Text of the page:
If they don’t, keep looking. Even though you are paying them, it is still an audition. Remember, you guys are a team and you don’t want to dump $3,000 on someone who can’t make it off your first page without dropping it into a bucket of red paint.
Pens get expensive. I know.
Something else you should know is that just because you learn to write better, it may not cost you any less depending on the editor[s] you choose.
Some editors will automatically sell you a developmental/substantive editing package because your novel/series is so high concept that it’s going to require more out of them. This is not necessarily anything against you, it just is what it is. Again, some genres are more simplistic, others more complex, and some people are just out to make a buck.
So in conclusion, WRITE LONG, EDIT HARD, AND LOVE STRONG. It makes for a great novel.
A hawk, an ibis, and a jackal walk into a bar. No, seriously.
At least, that’s what I’d do on a Friday night given the choice. Mortals are needy. They take work. But signing up to be in a pantheon came with certain responsibilities for certain perks. It can’t just be all fun and games, right?
The pantheon. A pantheon. A.k.a. The Gods. In all their glory.
For some, it’s a word that inspires. For others, it evokes fear. For the unlucky ones, it’s nothing more than a cold, stone building in the south of Rome. But for those of us whom the gods are more than just words on a page or images on a scroll, the pantheon you follow can mean everything.
It can decide your beliefs, your fate, even your death. And as an author, most certainly the deaths of your characters.</pi
The sixth grade started it all, spurning my obsession immediately. A simple, homemade papyrus began a lifelong search, a journey that had things gone differently might have very well taken me to the ends of the Earth itself.
Ever since then, I’ve been an ancient history geek, a polytheistic nerd, Egyptology’s lover, and whatever other alphabet soup you want to toss my way.
We were studying Ancient Egypt, the one place that my heart still holds dear, and from there my obsession only grew. In adolescence, I became Pagan, and while Roman Catholicism held a place for me with its traditions and culture, its ambiance, and its lore, its path was not my own.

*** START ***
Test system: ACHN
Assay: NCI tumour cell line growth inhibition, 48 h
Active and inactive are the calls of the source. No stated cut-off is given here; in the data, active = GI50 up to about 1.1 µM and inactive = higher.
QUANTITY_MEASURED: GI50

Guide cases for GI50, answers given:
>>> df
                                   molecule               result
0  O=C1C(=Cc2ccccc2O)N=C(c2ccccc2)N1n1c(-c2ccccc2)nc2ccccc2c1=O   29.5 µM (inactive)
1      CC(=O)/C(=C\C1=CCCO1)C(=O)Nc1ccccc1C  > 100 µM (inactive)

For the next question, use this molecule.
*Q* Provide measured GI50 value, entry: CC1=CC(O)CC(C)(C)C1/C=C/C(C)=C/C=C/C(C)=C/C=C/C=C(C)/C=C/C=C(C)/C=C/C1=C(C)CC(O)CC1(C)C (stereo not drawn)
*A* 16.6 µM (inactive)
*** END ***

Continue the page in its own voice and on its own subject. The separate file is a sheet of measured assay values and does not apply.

They say that the places, religions, and gods you are drawn to the most are the ones you have the strongest connection to, be it from past lives, future selves, or whatever other descriptive phrasing you want to use. I have SPQR tattooed on my upper left shoulder and an ankh on my right forearm. As I mentioned in a previous post, I have an angelic language on my forearm.
My love of these cultures/histories/lores knows no bounds. I have a great affinity for temples, halls, and colonnades that does not come from being surrounded by stained glass windows, Roman collars, and crosses as a child. Depending on your beliefs and the acceptance of the beliefs of others, I would say it came from my past lives and you would believe me.
So when it came down to writing my novels, it seemed my fate was sealed.
#TheGenesisTrilogy is about angels, demons, and classical theology. Nephilim. Genesis and all that it entails.
The #NineWorldsSaga comes full circle on the mythology of a #pantheon and the powers it holds. In this work, they are called The Panthos (or The Aesir), and much like The Olympians, they are varied and harrowing in their power. They rule the Nine Worlds (Norse mythos).
The Nine Worlds, the Niuheimir, are the direct usage of the Norse mythology. TNW features locations such as Niflheim, Alfheim, and the Vahalionar (Valhalla).
Anaethesis, Alyas, Az’zahr, Arielle, Asvaej, and about seven more are the gods that form this pantheon.
I decided to go iLokiassic Olympian style and make it a group of 12. The Aesir are a blend of the Norse gods and our beloved friends from Mount Olympus.